NAIROBI, Kenya, Sep 28 – Deputy Prime Minister Uhuru Kenyatta’s defence team spent the better part of Wednesday afternoon persuading the International Criminal Court (ICC) to discard evidence presented by the prosecution in allegations that he spearheaded the 2008 post election violence.
Lawyer Gilian Kay Higgins told the court that for lack of better words, the evidence ‘purportedly’ gathered by ICC Prosecutor Luis Moreno Ocampo contains “zero probative value.”
“What does it amount to, this evidence from the prosecution which is largely sourced from anonymous witnesses whose credibility is totally questionable and we have given evidence to that effect?” Higgins wondered in court, often quoting evidence the prosecution is relying on in its quest to have the Finance Minister sent to a full trial.
She said two of the witnesses interviewed by Ocampo and whose names have not been disclosed to the defence are liars who attempted to extort money from the Deputy Prime Minister and were even interviewed by his lawyers to defend him before they joined the prosecutions’ bandwagon.
“Both [the witnesses] are named as Mungiki suspects. These are the same people who had given evidence to the defence team and they exonerated Mr Kenyatta from any role with the Mungiki, how then did they testify later that he is a Mungiki who controlled their activities in the violence?” Uhuru’s lawyer posed and urged Judges Ekaterina Trandafilova, Hans-Peter Kaul and Cuno Tarfusser to trash Ocampo’s evidence in totality.
“The case against Uhuru Kenyatta is unfounded and has no sufficient evidence at all. The evidence given by the prosecutor has zero property value. Completely zero, it cannot be substantiated. It cannot be relied upon,” she said.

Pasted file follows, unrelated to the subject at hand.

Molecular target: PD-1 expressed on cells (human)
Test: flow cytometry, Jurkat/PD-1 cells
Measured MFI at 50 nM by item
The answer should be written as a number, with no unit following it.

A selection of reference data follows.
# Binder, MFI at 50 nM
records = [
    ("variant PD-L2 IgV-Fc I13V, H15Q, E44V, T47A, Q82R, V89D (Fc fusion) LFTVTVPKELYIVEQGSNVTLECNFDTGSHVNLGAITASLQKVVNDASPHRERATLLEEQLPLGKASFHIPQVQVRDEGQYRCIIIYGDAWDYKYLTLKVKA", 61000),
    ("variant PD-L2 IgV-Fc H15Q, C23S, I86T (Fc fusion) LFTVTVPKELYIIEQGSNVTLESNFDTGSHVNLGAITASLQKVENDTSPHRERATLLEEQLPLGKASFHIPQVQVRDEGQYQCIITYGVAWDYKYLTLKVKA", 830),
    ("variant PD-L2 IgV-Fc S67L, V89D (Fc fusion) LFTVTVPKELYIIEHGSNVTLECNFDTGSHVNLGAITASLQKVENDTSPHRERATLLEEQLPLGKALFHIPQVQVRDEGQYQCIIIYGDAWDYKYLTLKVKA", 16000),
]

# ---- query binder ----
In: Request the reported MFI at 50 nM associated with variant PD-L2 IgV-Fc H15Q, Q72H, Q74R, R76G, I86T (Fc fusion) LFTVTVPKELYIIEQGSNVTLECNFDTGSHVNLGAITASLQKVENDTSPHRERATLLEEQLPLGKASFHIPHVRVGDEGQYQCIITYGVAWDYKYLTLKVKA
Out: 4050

In her submissions during Wednesday afternoon’s proceedings, lawyer Higgins likened the case brought up against her client to a wide hoax.
“We submit that it is the widest prank of the prosecution cases against Uhuru. No property value at all,” she said, citing an excerpt of one witness’ evidence who has testified that Uhuru was involved in distributing money to Mungiki gangs that are blamed for the deadly violence that rocked Kenya soon after the 2007 general elections, killing some 1,333 people. Half a million others were displaced during the chaos which Ocampo accuses Kenyatta and five others of having organised.
Kenyatta is appearing as a suspect alongside Head of Civil Service Amb Francis Muthaura and former Police Commissioner Mohammed Hussein Ali in the second case brought up by the ICC Prosecutor who has named them as possible masterminds and financiers of the deadly violence that broke out after an election dispute between President Mwai Kibaki and his then bitter political rival Raila Odinga.
Ocampo has put a case against the three suspects alongside former ministers Henry Kosgey, William Ruto and Radio Presenter Joshua arap Sang as possible planners who should be held individually responsible for destabilising Kenya.
Kenyatta is particularly accused of being the principal contact with the Mungiki criminal gang, which Ocampo says was assembled and armed at State House, Nairobi before being dispatched to Naivasha and Nakuru to commit violence.
Some of the witnesses Ocampo is relying on have also testified that it is Kenyatta who contributed and distributed money to the criminal gang.
“This witness who talks of money having been distributed to the Mungiki testifies that he did not see anyone providing money or guns to anyone. So how can Uhuru have provided money. How was he involved?” she posed. “So where does the relationship of Uhuru and Mungiki and or that he liaised with the Mungiki comes from?”
One witness, she said, alleges that he heard that Kenyatta had purchased pangas for the Mungikis in Nairobi.
“This again can only be referred to as unsubstantiated rumours. The question has to be, what is the property value of this evidence. It has no dates. It is not evidence.”
Kenyatta plans to take to the witness box to give his own testimony.